Historical significance: This armchair illustrates style in transition, still featuring the cabriole legs of rococo, but the frame carved with the formal guilloche decoration that was one of the dominant motifs of the new, neo-classical style, as were the swags of laurel and the rectangular tablet in the middle of the seat rail.

Historical context note

The duc de Choiseul (1719-85) was a military officer, diplomat and statesman, who served two periods as Frances' Foreign Minister. His career blossomed under the patronage of Madame de Pompadour, mistress of Louis XV, and he made an advantageous marriage to Louise Honorine Crozat, who brought her husband a share in the immense fortune created by her grandfather Antoine Crozat (1655-1738), one of the wealthiest merchants in France. The duc de Choiseul was also a great connoisseur and a leading patron of the new style known as gout grec (literally 'Greek taste'), or neo-classicism. The luxurious decorations of his Paris house were particularly well recorded in the miniature paintings mounted on a celebrated gold snuff box made in about 1770. This shows some pieces in the new taste, but other pieces that were presumably made a few years earlier when the curving lines of rococo were the dominant style. This armchair illustrates style in transition, still featuring the cabriole legs of the earlier style, but the frame carved with the formal guilloche decoration that was one of the dominant motifs of the new, neo-classical style, as were the swags of laurel and the rectangular tablet in the middle of the seat rail.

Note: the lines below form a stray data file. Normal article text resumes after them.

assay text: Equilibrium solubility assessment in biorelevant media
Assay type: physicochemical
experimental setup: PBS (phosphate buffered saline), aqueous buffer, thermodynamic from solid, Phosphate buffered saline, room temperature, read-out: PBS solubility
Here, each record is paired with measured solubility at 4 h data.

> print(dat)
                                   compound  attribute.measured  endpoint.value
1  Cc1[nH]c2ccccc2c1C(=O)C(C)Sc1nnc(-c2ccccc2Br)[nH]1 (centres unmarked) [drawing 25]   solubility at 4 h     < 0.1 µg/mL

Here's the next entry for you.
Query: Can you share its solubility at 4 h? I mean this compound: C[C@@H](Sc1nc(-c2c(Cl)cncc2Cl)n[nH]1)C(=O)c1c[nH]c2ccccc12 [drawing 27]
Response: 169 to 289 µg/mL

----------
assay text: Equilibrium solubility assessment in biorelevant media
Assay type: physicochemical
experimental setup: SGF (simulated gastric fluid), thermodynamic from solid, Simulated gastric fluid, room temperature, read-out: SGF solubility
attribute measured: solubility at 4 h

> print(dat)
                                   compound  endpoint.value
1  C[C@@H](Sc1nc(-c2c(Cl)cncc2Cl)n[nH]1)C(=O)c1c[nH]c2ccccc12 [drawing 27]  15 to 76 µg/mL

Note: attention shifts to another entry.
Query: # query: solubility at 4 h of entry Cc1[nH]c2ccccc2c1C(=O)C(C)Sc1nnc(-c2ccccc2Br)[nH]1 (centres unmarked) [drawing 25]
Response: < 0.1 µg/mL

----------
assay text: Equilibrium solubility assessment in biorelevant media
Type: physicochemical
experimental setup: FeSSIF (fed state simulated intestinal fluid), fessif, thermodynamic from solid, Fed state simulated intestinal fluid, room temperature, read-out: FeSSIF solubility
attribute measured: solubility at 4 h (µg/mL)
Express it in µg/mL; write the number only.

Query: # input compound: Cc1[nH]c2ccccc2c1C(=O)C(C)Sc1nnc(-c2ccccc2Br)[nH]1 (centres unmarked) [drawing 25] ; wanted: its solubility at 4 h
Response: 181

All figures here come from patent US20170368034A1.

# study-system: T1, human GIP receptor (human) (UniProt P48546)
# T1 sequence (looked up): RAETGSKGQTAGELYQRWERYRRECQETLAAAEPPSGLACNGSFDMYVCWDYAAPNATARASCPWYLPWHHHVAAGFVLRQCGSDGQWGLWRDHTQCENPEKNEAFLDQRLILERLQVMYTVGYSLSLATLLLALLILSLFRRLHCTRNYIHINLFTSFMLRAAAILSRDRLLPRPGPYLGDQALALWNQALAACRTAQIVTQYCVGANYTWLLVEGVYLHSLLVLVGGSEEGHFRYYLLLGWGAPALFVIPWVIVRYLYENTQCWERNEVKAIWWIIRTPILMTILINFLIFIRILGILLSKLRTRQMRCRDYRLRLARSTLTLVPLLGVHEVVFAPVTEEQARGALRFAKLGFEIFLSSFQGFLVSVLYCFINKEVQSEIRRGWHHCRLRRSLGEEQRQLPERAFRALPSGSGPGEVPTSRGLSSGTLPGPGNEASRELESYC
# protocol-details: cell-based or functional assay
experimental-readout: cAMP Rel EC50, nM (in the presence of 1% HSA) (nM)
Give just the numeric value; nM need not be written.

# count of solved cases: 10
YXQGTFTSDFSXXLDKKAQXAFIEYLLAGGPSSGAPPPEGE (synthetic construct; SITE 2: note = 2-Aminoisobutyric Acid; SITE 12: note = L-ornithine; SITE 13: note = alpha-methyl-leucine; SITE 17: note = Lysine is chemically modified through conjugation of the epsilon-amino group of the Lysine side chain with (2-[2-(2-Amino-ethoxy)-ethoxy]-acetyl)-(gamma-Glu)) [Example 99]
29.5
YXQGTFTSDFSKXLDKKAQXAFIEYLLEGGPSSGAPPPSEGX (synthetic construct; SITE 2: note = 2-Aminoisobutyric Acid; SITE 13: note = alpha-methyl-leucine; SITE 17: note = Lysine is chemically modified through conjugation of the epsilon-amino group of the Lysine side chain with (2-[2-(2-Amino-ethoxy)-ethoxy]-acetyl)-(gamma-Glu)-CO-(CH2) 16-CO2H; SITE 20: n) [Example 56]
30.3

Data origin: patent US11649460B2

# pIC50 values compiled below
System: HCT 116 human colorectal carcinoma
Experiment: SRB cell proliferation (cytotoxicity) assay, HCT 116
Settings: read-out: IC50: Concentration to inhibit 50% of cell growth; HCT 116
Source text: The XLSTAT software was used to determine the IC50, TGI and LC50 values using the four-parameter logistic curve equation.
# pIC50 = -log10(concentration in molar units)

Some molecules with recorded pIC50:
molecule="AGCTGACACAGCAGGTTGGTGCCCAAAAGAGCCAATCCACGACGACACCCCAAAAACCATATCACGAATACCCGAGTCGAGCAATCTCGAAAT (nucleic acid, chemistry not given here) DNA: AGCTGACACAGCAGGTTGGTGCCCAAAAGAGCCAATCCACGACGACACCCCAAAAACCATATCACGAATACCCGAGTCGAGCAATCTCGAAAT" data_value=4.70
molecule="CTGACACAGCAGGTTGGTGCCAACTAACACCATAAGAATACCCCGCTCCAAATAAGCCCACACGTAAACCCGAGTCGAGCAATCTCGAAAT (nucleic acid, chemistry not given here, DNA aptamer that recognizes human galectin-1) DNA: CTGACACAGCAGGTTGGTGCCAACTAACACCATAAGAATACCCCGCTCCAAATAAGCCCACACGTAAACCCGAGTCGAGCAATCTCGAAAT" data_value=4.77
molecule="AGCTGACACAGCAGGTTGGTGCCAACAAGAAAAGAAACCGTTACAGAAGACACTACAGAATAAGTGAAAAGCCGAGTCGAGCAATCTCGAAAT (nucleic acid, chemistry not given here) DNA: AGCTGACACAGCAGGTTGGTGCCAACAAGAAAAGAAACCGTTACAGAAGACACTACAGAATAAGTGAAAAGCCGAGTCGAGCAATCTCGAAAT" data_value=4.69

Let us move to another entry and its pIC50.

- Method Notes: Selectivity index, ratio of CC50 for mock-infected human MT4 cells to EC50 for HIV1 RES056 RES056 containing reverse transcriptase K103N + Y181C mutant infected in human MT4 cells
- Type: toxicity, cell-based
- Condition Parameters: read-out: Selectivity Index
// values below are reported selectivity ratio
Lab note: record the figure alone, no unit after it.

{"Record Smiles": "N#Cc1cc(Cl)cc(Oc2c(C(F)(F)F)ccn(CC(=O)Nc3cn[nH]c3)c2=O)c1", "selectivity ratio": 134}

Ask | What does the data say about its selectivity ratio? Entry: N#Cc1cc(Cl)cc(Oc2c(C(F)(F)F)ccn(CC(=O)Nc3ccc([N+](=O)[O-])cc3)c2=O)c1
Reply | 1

Descriptive line

Armchair of carved and gilded beechwood. Marked with the inventory brand for the Château de Chanteloup

Bibliographic References (Citation, Note/Abstract, NAL no)

Chanteloup: Un moment de grace autour du duc de Choiseul, exh. cat., ed. Véronique Moreau, Musée des Beaux-Arts de Tours (2007), p. 268, fig. 1.
Eriksen, S. Early Neo-Classicism in France. London: Faber and Faber Ltd, 1974, pp. 85, 335, pl. 158

Labels and date

About 1760–70
France (Paris)
Gilded walnut; modern
From the Château at
Chanteloup. Probably
made for the Duc de
Museum no. W.10-1973 [2015]
[Label text by Peter Thornton]

Armchair ('fauteuil à la reine')
French (Paris); about 1770
Gilt wood; the upholstery modern

Made for the duc de Choiseul and one part of the furnishings of the Château de Chanteloup. The inventory mark of the Château is branded under the front rail.

The duc is known to have patronised the foremost craftsmen of his day and this superb chair was no doubt made in the workship of a well-known 'menuisier' althought it bears no maker's mark.

Museum No. W.10-1973 [1980]


Walnut; Pine; Poplar; Beech


Chair-making; Carving; Gilding

Subjects depicted

Vitruvian scrolls; Husks (motifs); Swags (design element)


Furniture; Woodwork


Furniture and Woodwork Collection